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Splicing of the precursor messenger RNA, involving intron removal and exon ligation, is mediated by the spliceosome. Together with biochemical and genetic investigations of the past four decades, structural studies of the intact spliceosome at atomic resolution since 2015 have led to mechanistic delineation of RNA splicing with remarkable insights. The spliceosome is proven to be a protein-orchestrated metalloribozyme. Conserved elements of small nuclear RNA (snRNA) constitute the splicing active site with two catalytic metal ions and recognize three conserved intron elements through duplex formation, which are delivered into the splicing active site for branching and exon ligation. The protein components of the spliceosome stabilize the conformation of the snRNA, drive spliceosome remodeling, orchestrate the movement of the RNA elements, and facilitate the splicing reaction. The overall organization of the spliceosome and the configuration of the splicing active site are strictly conserved between human and yeast.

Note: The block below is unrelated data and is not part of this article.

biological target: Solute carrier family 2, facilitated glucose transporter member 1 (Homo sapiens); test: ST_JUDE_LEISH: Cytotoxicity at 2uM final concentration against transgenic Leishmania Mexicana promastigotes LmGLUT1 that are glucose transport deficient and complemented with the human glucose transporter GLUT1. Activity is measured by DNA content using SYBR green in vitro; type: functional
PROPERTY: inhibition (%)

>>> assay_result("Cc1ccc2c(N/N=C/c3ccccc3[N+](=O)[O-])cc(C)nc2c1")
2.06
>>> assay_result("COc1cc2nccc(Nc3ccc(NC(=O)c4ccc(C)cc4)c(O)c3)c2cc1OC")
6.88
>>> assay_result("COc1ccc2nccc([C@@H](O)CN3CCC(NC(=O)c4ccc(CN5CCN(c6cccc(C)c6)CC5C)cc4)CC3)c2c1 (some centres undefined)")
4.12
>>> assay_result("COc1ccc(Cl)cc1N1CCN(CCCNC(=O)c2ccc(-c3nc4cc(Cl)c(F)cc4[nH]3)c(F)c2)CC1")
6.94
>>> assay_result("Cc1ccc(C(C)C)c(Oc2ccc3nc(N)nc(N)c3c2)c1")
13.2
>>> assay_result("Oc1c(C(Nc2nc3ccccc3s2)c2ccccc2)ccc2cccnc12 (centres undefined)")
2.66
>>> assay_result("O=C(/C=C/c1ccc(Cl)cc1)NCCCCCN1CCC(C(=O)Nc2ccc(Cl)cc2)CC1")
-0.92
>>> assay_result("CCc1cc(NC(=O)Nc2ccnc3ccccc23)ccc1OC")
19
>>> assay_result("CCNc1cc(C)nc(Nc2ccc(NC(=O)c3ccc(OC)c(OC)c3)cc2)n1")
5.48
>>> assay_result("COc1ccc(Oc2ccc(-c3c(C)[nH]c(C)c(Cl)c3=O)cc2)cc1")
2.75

Ruixue Wan, Rui Bai, Xiechao Zhan, Yigong Shi. How Is Precursor Messenger RNA Spliced by the Spliceosome? Annual review of biochemistry. 2020 Jun 20;89:333-358

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PMID: 31815536

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